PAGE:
Specialty shows can be more than a showcase of dogs.  At no other time can so many earnest breeders and owners be found congregated in one place.  Though informal social events are an integral part of such gatherings, some clubs do little more than schedule dinners, awards banquets, and parties.  While some parent clubs are taking the opportunity to present educational events to the fancy, most events are more likely to center around judging issues than health issues, and are usually restricted to a relatively short seminar that may conflict with other concurrently scheduled events.  These seminars are extremely important functions, but could be supplemented by additional “poster” sessions much like those seen at scientific meetings. In these a question or problem is posed and explained by way of a simple poster presentation, so that interested persons can study those topics that interest them at their own pace.  Many such posters covering a wide range of topics could be presented during a day long session, with the poster presenters (the experts on that subject) available to explain the posters during certain time periods. At the same time health screenings could be performed for various genetic problems, including cardiac and ophthalmological screenings, and DNA samples could be collected.  Time must be set aside for these functions; unfortunately, given the choice of a party or education, too many exhibitors rend to choose the party.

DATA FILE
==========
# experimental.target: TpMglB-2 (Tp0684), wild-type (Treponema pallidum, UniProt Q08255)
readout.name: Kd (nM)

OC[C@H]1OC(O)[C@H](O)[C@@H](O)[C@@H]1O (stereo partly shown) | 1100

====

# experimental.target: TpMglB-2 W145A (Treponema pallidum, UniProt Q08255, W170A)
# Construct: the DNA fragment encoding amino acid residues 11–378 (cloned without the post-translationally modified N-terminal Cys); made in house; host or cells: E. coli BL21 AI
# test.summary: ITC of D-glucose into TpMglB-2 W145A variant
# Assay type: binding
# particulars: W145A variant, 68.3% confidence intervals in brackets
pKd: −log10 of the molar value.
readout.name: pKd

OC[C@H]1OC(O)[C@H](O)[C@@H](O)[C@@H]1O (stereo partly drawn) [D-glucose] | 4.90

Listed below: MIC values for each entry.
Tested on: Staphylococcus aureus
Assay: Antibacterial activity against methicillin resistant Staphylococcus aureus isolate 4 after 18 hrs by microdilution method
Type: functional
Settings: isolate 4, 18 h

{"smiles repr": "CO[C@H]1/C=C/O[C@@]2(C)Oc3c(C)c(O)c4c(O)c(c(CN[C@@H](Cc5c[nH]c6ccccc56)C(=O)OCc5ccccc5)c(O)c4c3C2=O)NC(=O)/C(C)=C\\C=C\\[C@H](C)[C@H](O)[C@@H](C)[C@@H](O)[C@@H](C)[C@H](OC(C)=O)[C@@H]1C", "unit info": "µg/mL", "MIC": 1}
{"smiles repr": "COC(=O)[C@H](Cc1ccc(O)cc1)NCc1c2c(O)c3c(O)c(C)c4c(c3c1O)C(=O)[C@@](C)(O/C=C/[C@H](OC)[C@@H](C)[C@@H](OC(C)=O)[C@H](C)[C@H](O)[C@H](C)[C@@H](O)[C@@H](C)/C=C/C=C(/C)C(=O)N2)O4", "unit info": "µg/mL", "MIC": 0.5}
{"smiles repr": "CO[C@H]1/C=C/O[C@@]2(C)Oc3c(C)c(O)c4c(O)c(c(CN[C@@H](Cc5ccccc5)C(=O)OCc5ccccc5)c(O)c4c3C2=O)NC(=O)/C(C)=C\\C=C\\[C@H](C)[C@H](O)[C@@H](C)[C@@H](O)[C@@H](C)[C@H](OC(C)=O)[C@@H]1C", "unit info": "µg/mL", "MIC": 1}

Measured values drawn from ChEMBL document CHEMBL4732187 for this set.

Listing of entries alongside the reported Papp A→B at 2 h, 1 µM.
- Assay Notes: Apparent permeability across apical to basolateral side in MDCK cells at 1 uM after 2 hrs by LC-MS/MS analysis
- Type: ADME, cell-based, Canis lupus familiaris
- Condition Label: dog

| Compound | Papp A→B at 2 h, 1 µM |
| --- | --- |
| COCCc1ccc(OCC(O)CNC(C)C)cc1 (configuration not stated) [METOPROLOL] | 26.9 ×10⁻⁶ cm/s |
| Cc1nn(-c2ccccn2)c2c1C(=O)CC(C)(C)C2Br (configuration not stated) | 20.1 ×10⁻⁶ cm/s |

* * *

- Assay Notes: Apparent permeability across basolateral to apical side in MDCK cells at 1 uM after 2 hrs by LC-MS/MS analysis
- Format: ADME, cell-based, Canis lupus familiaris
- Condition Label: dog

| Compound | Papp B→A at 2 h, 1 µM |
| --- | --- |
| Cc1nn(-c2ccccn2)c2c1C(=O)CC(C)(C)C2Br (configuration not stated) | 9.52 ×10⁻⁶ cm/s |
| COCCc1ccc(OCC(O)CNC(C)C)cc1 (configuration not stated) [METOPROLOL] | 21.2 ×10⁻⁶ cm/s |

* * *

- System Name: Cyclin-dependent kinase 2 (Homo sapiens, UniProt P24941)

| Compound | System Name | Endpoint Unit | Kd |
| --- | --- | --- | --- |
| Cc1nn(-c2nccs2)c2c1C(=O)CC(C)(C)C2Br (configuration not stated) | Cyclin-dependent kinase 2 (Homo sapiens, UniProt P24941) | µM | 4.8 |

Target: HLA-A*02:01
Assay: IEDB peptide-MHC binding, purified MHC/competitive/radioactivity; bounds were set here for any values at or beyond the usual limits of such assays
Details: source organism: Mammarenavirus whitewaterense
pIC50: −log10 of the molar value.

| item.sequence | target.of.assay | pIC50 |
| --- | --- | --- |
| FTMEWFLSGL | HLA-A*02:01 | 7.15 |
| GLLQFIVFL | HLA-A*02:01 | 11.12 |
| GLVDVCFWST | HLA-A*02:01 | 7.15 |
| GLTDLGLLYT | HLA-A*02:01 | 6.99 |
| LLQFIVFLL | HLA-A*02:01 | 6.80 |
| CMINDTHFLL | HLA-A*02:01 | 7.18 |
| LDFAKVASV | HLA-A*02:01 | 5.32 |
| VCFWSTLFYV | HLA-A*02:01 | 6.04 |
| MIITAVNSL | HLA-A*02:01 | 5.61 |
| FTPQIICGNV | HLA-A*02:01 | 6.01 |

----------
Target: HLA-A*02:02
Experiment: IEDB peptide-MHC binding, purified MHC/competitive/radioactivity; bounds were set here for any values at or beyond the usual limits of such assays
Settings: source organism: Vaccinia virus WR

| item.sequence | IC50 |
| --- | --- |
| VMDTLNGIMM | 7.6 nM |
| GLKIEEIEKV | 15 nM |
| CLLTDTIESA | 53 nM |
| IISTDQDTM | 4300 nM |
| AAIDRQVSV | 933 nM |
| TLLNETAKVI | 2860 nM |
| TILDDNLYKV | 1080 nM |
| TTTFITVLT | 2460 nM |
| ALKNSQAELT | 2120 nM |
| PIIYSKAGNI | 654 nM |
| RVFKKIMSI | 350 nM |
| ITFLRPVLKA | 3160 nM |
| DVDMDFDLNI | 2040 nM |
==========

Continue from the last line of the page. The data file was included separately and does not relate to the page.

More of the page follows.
In recent years, most parent clubs have formed breed health committees, the success of which depends upon many factors.  Larger clubs have a larger membership from which to draw educated and dedicated committee members.  Some clubs still operate under closed memberships, however, in which prospective members must be sponsored by existing members and voted upon by the full membership.  Such clubs too often resemble sororities and their membership reflects “who likes whom” rather than who can help the breed.  Because intellectual abilities and interests do not always reflect popularity, many qualified people are discouraged from even applying to such clubs.  Unfortunately, interest in club politics does not appeal to everyone, and sometimes those in control of the club are those with greater interest in being a leader than in actual knowledge of the breed.  Political issues are rampant within any breed, and control of the parent club is control of the breed standard---and ultimately the future of the breed. Thus, in breed clubs with small membership, because of either small breed numbers or exclusionary practices, the chance of forming a strong health committee is considerably lower than in those clubs with a large membership.  There is a concept, somewhat “tongue-in-cheek” but containing a grain of truth, that some dog club members are socially inadequate and that by purchasing club membership (dues) they can have a social experience they would otherwise not have.  Over time, such persons tend to gravitate to club office progressing through the less desirable offices to their final rewards.  Much as in the “Peter Principle[i],” club officers tend to be incompetent.